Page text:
Cheers

Comment by ArTourter — Wednesday 16th July 2008 12:21 am #

19. mathML versus LaTeXRender discusses changing to mathML and also links to mathML and work ahead which uses itex2MML to convert LaTeX to MathML.

Comment by Steve — Wednesday 16th July 2008 10:17 am #

20. Thanks for the links Steve!

Comment by ArTourter — Saturday 19th July 2008 2:20 pm #

21. I just learned about itex2MML also. Would be great to have such a plugin for WordPress. Actually what would be even greater would be something that could spit out conditional HTML with the equivalent of mathML gobbledy gook image of equation

Comment by baxissimo — Wednesday 30th July 2008 8:56 am #

22. Dan, I should have known that pseudo-html tags would get stripped.

That should have said

 <if mathML Supported> MathML gobbledy gook <else> image of equation </if> 

Hey, that live preview is pretty nice… didn’t notice that either. 🙂

Comment by baxissimo — Wednesday 30th July 2008 8:59 am #

23. ScribTeX (http://www.scribtex.com) is another site like MonkeyTeX which lets you create, edit and collaborate on LaTeX documents and render them to PDFs

Comment by James — Tuesday 13th January 2009 3:44 pm #

24. Thanks for that. I have added ScribTeX to the list.

Comment by Steve — Tuesday 13th January 2009 4:02 pm #

25. Hey, I just wanted to let you know that mathURL has been updated with interactive rendering and some improved input features.

Comment by mathURL — Wednesday 29th July 2009 5:42 am #

26. Another browser based latex editor can be found at http://www.verbosus.com which also allows to generate and preview pdf documents directly in the browser. Maybe an alternative to monkeytex?

Comment by Jason — Thursday 8th October 2009 1:29 pm #

27. Thank you for that. I will add verbosus to the list.

Comment by Steve — Thursday 8th October 2009 1:40 pm #

28. an update to the verbosus site: It is now possible to use a max. of 4 resources per type which allows bigger and more projects.

Comment by verbosus — Thursday 22nd October 2009 9:57 pm #

29. Thanks for letting me know. I have updated the post.

Comment by Steve — Thursday 22nd October 2009 10:35 pm #

30. Asciimathml can be invoked via the skin or theme of web 2 apps to provide display of math notation and svg. Examples at http://EdTech.alaskapolicy.net

Comment by Marc — Wednesday 28th October 2009 6:30 pm #

31. http://www.sitmo.com/latex/
another one

Comment by Sushi — Tuesday 3rd November 2009 5:36 pm #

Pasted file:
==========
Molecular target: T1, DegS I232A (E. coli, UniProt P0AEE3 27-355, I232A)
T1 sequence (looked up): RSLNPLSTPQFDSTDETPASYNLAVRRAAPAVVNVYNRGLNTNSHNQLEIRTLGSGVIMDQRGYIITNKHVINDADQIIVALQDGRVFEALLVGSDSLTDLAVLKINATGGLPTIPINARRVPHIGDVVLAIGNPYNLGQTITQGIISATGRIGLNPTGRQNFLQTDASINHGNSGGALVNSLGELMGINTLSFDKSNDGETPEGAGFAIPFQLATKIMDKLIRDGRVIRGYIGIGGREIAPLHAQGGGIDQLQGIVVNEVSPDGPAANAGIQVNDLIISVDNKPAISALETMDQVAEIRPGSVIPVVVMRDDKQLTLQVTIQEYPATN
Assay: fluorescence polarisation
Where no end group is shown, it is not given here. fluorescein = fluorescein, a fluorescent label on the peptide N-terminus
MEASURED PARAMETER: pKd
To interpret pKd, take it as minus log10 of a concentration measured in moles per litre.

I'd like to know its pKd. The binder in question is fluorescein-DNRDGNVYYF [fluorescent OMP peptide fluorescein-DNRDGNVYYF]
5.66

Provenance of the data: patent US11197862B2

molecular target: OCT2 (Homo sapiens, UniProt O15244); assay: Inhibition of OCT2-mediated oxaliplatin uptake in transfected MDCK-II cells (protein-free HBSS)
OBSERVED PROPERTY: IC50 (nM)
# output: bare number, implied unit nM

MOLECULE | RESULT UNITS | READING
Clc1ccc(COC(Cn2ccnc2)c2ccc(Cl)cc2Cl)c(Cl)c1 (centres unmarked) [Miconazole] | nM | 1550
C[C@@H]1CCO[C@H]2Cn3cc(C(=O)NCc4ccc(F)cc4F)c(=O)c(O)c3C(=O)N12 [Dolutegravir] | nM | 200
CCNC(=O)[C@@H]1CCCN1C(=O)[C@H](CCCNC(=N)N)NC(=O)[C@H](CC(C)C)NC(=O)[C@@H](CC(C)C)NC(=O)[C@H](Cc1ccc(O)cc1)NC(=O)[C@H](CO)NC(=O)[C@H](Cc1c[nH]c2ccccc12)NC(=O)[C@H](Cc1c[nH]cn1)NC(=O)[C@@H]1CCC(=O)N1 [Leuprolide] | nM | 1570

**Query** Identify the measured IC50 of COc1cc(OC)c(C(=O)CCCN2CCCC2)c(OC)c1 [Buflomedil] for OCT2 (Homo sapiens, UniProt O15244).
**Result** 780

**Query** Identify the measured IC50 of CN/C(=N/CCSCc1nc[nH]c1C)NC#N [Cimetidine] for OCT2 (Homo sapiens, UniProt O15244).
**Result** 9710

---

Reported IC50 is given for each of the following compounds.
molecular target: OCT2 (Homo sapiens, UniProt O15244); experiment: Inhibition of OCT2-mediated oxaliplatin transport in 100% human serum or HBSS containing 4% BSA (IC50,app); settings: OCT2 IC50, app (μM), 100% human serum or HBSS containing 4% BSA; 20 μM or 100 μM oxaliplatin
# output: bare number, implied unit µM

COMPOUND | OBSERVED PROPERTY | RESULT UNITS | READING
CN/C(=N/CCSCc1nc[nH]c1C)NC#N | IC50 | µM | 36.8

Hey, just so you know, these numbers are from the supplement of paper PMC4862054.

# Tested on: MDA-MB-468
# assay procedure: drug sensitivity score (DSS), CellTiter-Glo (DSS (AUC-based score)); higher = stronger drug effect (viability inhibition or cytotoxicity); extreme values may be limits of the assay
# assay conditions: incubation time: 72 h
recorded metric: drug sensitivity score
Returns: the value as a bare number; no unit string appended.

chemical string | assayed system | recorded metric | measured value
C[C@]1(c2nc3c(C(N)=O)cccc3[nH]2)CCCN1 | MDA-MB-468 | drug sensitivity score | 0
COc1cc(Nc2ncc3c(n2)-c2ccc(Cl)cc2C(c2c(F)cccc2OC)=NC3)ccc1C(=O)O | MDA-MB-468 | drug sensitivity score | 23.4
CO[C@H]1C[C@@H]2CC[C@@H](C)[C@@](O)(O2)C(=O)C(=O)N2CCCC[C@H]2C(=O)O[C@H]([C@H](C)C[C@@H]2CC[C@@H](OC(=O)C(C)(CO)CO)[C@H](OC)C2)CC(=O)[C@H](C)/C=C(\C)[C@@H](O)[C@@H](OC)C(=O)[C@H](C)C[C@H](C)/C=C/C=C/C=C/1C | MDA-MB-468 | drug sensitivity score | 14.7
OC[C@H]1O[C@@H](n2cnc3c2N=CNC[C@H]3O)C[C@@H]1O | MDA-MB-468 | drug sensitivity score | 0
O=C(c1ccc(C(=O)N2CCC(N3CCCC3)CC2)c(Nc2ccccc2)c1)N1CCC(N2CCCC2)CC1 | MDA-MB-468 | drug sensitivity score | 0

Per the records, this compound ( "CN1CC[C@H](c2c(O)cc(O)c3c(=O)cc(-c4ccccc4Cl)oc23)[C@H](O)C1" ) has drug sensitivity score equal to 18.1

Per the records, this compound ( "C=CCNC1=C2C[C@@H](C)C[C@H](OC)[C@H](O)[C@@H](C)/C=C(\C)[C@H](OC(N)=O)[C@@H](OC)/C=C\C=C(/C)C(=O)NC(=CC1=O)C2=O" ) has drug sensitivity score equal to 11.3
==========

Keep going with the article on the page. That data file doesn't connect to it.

32. Thanks. In fact it’s already there but I haven’t made it clear that it belongs to Sitmo so I’ll add their name above.

Comment by Steve — Tuesday 3rd November 2009 6:07 pm #

33. I think an important one is missing:

It seems to work for wordpress
http://stacyprowell.com/blog/2009/04/20/wordpress-and-jsmath/
and can be used insphinx:
http://sphinx.pocoo.org/latest/ext/math.html

Comment by Andreas Maier — Friday 13th November 2009 6:59 pm #

Comment by Steve — Friday 13th November 2009 9:23 pm #

35. Asciimathml can be invoked via the skin or theme of web 2 apps to provide display of math notation and svg. Examples at

Comment by huzurevi — Tuesday 5th January 2010 1:24 pm #

36. an update to the verbosus site: Syntax highlighting is now available!

Comment by verbosus — Tuesday 16th February 2010 8:15 am #

37. an update to the verbosus site: HTTPS is now supported!

Comment by verbosus — Tuesday 23rd February 2010 3:11 pm #

38. The ‘Detextify’ site is really amazing. I just tried it and it works great. Really cool.

Comment by verbosus — Thursday 25th February 2010 8:45 am #

39. an update to the verbosus site: Code completion is now supported as well 😉

Comment by verbosus — Wednesday 17th March 2010 6:16 am #

40. From the same developer as jsmath, there is the newer MathJax

http://www.mathjax.org/

Comment by Michael — Friday 21st May 2010 12:14 pm #

41. There exists a LaTeX Editor for Android devices called ‘VerbTeX’. It uses the LaTeX service available at http://www.verbosus.com to generate PDFs

Comment by verbtex — Monday 31st January 2011 3:07 pm #

In my work I had to give a proposal to use a online latex editor in an institutional CMS, and the site was very helpful

Comment by Diego — Friday 18th February 2011 9:56 pm #

Comment by Sandor — Friday 23rd December 2011 9:51 am #

44. Yes, I know I ought to do another post with everything updated – I need to find the time to do so. Thanks for reminding me.

Comment by Steve — Friday 23rd December 2011 9:57 am #

45. Finally got round to checking links and updating. I have put the results into a new post at Online LaTeX Update.

Comment by Steve — Friday 23rd December 2011 5:36 pm #